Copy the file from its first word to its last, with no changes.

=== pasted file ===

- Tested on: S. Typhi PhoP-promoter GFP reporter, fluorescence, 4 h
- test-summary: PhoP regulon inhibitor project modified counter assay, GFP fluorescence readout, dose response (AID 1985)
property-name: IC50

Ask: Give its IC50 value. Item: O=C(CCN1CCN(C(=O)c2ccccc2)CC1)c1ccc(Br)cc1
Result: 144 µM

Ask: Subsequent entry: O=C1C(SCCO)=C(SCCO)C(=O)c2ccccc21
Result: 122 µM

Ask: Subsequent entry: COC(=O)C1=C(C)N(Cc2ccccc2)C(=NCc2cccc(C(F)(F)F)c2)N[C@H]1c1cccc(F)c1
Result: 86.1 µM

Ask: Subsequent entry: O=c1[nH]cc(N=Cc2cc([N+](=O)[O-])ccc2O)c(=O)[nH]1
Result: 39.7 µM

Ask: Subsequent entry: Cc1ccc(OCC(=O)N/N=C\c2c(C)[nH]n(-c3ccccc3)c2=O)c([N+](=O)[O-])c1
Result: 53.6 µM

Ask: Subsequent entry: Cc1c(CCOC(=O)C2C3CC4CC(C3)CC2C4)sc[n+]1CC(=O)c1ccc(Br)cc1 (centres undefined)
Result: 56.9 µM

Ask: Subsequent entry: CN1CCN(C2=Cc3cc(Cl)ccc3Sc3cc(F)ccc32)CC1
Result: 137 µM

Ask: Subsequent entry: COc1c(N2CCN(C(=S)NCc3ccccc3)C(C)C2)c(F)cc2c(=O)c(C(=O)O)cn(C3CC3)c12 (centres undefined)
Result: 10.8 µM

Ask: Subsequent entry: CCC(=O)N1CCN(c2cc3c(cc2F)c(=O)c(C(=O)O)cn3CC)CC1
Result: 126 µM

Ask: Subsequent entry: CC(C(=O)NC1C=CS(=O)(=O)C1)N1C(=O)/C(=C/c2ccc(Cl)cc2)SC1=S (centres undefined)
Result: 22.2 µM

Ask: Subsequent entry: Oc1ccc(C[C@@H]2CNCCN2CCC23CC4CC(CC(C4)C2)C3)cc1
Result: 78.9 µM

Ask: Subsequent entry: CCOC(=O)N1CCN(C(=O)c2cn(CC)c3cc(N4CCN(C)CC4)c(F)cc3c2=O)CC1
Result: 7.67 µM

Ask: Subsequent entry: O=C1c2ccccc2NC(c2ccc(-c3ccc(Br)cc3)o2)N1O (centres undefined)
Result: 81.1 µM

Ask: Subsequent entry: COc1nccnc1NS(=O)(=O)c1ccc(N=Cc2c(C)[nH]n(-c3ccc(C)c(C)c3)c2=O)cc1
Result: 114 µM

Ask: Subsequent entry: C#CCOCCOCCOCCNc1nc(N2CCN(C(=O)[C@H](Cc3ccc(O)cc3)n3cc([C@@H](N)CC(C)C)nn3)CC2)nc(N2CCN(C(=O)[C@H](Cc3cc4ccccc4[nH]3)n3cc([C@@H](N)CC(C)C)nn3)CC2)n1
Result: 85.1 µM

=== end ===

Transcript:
- Tested on: S. Typhi PhoP-promoter GFP reporter, fluorescence, 4 h
- test-summary: PhoP regulon inhibitor project modified counter assay, GFP fluorescence readout, dose response (AID 1985)
property-name: IC50

Ask: Give its IC50 value. Item: O=C(CCN1CCN(C(=O)c2ccccc2)CC1)c1ccc(Br)cc1
Result: 144 µM

Ask: Subsequent entry: O=C1C(SCCO)=C(SCCO)C(=O)c2ccccc21
Result: 122 µM

Ask: Subsequent entry: COC(=O)C1=C(C)N(Cc2ccccc2)C(=NCc2cccc(C(F)(F)F)c2)N[C@H]1c1cccc(F)c1
Result: 86.1 µM

Ask: Subsequent entry: O=c1[nH]cc(N=Cc2cc([N+](=O)[O-])ccc2O)c(=O)[nH]1
Result: 39.7 µM

Ask: Subsequent entry: Cc1ccc(OCC(=O)N/N=C\c2c(C)[nH]n(-c3ccccc3)c2=O)c([N+](=O)[O-])c1
Result: 53.6 µM

Ask: Subsequent entry: Cc1c(CCOC(=O)C2C3CC4CC(C3)CC2C4)sc[n+]1CC(=O)c1ccc(Br)cc1 (centres undefined)
Result: 56.9 µM

Ask: Subsequent entry: CN1CCN(C2=Cc3cc(Cl)ccc3Sc3cc(F)ccc32)CC1
Result: 137 µM

Ask: Subsequent entry: COc1c(N2CCN(C(=S)NCc3ccccc3)C(C)C2)c(F)cc2c(=O)c(C(=O)O)cn(C3CC3)c12 (centres undefined)
Result: 10.8 µM

Ask: Subsequent entry: CCC(=O)N1CCN(c2cc3c(cc2F)c(=O)c(C(=O)O)cn3CC)CC1
Result: 126 µM

Ask: Subsequent entry: CC(C(=O)NC1C=CS(=O)(=O)C1)N1C(=O)/C(=C/c2ccc(Cl)cc2)SC1=S (centres undefined)
Result: 22.2 µM

Ask: Subsequent entry: Oc1ccc(C[C@@H]2CNCCN2CCC23CC4CC(CC(C4)C2)C3)cc1
Result: 78.9 µM

Ask: Subsequent entry: CCOC(=O)N1CCN(C(=O)c2cn(CC)c3cc(N4CCN(C)CC4)c(F)cc3c2=O)CC1
Result: 7.67 µM

Ask: Subsequent entry: O=C1c2ccccc2NC(c2ccc(-c3ccc(Br)cc3)o2)N1O (centres undefined)
Result: 81.1 µM

Ask: Subsequent entry: COc1nccnc1NS(=O)(=O)c1ccc(N=Cc2c(C)[nH]n(-c3ccc(C)c(C)c3)c2=O)cc1
Result: 114 µM

Ask: Subsequent entry: C#CCOCCOCCOCCNc1nc(N2CCN(C(=O)[C@H](Cc3ccc(O)cc3)n3cc([C@@H](N)CC(C)C)nn3)CC2)nc(N2CCN(C(=O)[C@H](Cc3cc4ccccc4[nH]3)n3cc([C@@H](N)CC(C)C)nn3)CC2)n1
Result: 85.1 µM